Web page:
In an effort to reduce our greenhouse gas emissions by 80% by 2050, the UK government is seeking to change the way in which we heat our homes. According to recent figures, heating constitutes around 40% of the UK’s energy consumption*. The introduction of fuel sources such as hydrogen could help us reduce our carbon footprint. Find out about hydrogen boilers below.
How do hydrogen boilers work?
The premise of a using hydrogen to fuel appliances is that it will reduce carbon emissions. Hydrogen would be used as an alternative to Natural Gas, LPG and oil; which all produce carbon dioxide as a by-product of the combustion that takes place.
There have been many suggestions as to how hydrogen can be produced as a fuel source. This includes an electrochemical process where hydrogen is separated from the source fuel. In this case, the carbon emissions would have to be captured and permanently contained.
Other processes include electrolysis, which involves splitting water into its constituent elements of oxygen and hydrogen. Another suggested method is the use of electric heating systems, though the balance of the generation of electricity must be considered.
There is also the option of developing hybrid heating systems where the hydrogen boiler would be linked with an air source heating pump outside of the home. Finally, trials are underway at Keele University to develop a natural gas/hydrogen blend that will use 20% hydrogen**.
A decision about the exact way in which hydrogen fuelled boilers will be used is yet to be made. However, developments are ongoing and brands such as Worcester Bosch have already developed a prototype boiler that is designed to run on 100% hydrogen gas.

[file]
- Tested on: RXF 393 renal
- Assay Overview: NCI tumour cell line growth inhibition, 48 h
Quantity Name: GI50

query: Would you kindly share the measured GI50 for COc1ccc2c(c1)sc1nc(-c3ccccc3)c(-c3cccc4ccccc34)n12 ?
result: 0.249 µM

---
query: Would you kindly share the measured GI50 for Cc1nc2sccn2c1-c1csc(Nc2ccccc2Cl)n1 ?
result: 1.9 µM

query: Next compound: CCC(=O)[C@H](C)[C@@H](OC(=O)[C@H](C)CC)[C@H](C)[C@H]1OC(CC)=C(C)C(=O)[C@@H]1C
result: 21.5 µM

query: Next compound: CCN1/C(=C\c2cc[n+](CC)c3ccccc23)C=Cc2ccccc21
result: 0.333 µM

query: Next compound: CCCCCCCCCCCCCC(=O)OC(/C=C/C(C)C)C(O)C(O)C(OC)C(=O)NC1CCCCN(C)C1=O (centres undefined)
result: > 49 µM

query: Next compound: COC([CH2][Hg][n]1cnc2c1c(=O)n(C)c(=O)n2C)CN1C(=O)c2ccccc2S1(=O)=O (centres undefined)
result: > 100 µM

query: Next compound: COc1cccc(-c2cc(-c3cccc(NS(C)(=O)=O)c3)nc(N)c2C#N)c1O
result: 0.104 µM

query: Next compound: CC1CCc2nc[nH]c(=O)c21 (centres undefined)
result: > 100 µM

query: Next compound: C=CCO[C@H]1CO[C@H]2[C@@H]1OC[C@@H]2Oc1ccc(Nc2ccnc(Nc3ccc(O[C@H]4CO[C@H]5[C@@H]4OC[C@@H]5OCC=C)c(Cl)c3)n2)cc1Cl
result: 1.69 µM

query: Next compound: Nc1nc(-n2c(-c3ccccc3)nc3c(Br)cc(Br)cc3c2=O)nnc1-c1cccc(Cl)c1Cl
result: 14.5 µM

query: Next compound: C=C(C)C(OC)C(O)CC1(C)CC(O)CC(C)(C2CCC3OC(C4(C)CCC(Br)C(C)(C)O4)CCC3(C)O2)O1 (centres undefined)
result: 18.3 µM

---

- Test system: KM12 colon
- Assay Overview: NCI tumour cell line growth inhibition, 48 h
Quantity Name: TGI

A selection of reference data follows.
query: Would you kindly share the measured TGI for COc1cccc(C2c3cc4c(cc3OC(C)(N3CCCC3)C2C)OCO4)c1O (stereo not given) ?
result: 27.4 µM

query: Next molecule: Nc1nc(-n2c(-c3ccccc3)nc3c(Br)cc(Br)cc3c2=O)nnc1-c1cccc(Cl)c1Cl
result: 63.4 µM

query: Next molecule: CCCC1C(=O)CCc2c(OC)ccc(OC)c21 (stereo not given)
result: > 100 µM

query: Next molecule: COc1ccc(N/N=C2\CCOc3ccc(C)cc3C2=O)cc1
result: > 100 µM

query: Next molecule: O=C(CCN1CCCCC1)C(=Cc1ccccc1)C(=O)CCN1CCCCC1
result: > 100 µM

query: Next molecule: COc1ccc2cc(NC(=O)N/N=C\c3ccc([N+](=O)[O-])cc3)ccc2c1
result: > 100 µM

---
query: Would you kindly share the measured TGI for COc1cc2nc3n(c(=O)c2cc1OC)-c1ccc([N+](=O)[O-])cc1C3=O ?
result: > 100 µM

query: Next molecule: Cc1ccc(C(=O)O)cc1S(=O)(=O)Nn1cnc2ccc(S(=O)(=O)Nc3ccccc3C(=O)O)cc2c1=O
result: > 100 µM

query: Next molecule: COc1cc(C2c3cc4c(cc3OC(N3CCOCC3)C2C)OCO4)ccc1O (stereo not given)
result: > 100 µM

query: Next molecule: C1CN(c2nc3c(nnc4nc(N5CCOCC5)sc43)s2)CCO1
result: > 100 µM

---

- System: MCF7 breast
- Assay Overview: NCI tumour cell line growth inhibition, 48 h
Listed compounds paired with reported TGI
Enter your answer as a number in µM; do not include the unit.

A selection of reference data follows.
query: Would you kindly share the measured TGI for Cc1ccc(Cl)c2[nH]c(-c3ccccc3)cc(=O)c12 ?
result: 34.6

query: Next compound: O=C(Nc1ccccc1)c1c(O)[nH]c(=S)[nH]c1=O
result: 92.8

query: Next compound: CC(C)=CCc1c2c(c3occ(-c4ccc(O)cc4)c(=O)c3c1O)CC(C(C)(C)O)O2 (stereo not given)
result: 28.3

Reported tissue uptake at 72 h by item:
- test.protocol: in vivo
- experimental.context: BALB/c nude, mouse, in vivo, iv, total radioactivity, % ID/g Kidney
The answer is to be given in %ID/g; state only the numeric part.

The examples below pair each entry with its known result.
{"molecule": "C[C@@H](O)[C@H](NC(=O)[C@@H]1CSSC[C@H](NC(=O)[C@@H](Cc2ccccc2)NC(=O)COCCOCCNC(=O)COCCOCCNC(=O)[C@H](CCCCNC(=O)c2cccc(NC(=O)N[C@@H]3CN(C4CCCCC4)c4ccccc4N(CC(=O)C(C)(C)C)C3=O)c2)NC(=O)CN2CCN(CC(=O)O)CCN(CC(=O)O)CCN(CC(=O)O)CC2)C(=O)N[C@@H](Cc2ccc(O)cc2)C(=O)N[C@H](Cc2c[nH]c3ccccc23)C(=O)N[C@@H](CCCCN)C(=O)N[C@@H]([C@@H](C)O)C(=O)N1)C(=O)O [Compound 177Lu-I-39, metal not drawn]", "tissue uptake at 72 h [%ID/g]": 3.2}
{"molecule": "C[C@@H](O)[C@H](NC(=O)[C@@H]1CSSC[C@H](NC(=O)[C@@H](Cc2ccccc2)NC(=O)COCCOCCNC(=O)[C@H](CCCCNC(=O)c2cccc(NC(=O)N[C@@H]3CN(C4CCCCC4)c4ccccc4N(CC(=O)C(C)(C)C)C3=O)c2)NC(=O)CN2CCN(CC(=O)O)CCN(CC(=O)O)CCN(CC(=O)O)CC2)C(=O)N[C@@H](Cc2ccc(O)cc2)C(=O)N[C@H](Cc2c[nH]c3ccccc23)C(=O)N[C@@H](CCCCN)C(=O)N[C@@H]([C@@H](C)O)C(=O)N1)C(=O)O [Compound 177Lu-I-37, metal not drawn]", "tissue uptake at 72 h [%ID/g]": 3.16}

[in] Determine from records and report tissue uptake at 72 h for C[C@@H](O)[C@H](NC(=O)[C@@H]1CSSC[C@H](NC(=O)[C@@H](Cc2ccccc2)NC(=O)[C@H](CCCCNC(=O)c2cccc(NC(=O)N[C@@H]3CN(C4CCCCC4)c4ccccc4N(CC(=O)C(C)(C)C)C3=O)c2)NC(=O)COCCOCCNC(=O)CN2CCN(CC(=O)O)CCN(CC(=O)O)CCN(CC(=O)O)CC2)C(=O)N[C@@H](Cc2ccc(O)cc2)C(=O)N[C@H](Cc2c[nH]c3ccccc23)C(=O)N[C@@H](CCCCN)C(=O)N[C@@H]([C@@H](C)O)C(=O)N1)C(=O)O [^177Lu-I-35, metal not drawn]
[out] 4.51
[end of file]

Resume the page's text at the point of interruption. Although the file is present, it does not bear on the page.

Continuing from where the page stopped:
What are some of the potential pros and cons of hydrogen boilers?
- Lower (or zero) greenhouse gas emissions – The main aim of developing hydrogen boilers is to decarbonise the way we heat our homes. The carbon emissions that fossil fuels are currently releasing into the atmosphere are polluting the air. These gasses cannot escape our atmosphere and are thus causing temperatures to rise and contributing to global warming.
- Energy-efficiency – Hydrogen contains quite a large amount of energy. It is claimed that 1kg of hydrogen contains the same amount of energy as 2.8kg of gasoline***.
- Easy storage – Hydrogen gas can be stored in a number of ways. For example, it can be compressed, contained in salt caverns or ammonia and it can also be liquified. It has also been claimed that hydrogen is the only energy carrier that can be stored long-term.
- The ability to use current infrastructure – It has been suggested that the current gas infrastructure could also be used for the new hydrogen scheme – so there could be no need to redesign.
- Safety – Hydrogen is highly flammable. Research and risk assessments will have to be undertaken to ensure that the use of hydrogen for home heating is safe.
- The production of hydrogen can emit carbon gas – Although a hydrogen heating system could reduce or eliminate carbon emissions, the actual production of hydrogen can emit carbon if fossil fuels are still used; so this gas will have to be captured and stored appropriately. Alternatively, electrolysis powered by renewable energy sources such as solar panels or wind turbines could help solve this issue.
- Existing appliances may need to be converted – 100% hydrogen cannot be used on current appliances that are built to use other fuel sources as they may have different burning functions.
- Engineers may also need to get further qualifications – The testing of the appliances will need to change, as will equipment that engineers use.
Where can I get a hydrogen boiler and how much could one cost?
There are currently no hydrogen boilers available on the market. Many are still in the prototype stage. However, you can rest assured that the team at HomeServe will provide you with a suitable and energy-efficient heating solution for your home – whether using the current fuels sources that are available or using hydrogen once it becomes available.
Costs for hydrogen boilers and their usage have yet to be determined and manufacturers are looking to produce appliances that are able to be converted to hydrogen at a limited cost.
Currently, hydrogen can be expensive to produce and transport. However, new advancements are being tested to see how these costs can be reduced, such as using ammonia to transport the hydrogen gas.
What can I do in the meantime to heat my home efficiently?
Whilst the plans for hydrogen boilers are ongoing, there are a number of alternative ways in which you can enhance energy-efficiency in your home. This includes:
For more tips on how you can make your home more energy-efficient, visit our HomeServe page on “How to save gas at home and reduce your energy bill.”